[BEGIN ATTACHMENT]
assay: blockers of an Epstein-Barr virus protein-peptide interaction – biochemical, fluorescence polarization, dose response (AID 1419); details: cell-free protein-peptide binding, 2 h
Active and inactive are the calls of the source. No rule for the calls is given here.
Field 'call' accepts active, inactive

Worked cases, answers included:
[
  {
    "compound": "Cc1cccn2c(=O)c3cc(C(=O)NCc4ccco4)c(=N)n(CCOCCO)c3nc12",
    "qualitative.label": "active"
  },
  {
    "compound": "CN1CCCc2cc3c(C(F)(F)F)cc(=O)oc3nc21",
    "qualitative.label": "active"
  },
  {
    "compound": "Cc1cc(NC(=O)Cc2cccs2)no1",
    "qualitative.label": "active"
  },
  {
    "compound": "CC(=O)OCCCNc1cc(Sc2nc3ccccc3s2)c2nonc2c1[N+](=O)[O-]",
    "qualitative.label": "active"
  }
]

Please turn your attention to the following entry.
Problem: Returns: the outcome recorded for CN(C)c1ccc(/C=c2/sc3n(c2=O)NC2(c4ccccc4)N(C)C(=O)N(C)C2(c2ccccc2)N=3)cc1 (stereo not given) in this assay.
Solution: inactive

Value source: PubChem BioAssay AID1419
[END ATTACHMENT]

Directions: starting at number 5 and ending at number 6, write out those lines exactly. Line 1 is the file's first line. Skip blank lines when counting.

[
  {